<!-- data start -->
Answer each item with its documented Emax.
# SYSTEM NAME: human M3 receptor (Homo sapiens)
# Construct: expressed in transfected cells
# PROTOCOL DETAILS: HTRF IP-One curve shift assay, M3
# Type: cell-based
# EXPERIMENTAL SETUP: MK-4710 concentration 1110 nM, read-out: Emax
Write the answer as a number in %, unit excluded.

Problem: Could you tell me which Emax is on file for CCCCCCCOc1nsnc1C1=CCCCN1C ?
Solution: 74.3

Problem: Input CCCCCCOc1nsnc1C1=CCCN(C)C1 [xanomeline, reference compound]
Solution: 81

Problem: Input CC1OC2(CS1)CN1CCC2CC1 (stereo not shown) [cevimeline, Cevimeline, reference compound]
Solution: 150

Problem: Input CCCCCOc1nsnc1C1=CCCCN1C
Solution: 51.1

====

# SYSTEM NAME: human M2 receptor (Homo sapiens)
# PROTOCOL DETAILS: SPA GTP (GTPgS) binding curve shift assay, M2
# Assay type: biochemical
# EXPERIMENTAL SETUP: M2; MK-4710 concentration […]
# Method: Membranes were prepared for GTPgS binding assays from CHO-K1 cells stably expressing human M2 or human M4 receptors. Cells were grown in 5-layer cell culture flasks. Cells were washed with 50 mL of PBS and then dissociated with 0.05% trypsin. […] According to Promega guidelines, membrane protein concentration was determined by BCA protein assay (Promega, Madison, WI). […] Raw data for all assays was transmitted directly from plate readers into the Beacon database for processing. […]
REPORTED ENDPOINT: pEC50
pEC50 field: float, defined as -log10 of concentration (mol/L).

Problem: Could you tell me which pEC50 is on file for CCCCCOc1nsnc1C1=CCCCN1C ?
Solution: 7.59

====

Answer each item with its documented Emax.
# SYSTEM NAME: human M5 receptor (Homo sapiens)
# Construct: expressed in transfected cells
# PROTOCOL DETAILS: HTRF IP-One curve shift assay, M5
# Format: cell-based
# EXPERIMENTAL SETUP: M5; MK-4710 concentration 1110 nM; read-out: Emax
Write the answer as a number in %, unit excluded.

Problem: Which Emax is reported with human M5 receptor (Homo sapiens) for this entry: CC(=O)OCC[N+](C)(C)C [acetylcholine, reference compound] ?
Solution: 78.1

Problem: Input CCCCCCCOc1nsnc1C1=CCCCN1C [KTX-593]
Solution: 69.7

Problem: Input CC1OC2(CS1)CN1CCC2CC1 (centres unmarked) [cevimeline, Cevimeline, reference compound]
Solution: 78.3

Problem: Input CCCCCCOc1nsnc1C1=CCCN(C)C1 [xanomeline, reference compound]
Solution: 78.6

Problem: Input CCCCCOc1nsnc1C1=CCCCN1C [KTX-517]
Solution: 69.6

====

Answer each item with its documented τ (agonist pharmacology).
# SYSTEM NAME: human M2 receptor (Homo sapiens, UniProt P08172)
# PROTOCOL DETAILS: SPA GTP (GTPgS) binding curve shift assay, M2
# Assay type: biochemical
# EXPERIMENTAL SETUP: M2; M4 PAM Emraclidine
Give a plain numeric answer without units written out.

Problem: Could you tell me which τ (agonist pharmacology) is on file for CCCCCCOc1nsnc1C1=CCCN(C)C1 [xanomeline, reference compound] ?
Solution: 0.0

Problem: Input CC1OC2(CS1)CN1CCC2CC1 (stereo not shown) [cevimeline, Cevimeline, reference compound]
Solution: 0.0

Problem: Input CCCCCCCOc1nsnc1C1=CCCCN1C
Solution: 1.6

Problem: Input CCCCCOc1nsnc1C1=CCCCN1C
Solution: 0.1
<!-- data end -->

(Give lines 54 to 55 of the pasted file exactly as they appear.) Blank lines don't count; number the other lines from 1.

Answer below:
Solution: 0.0

Problem: Input CCCCCCCOc1nsnc1C1=CCCCN1C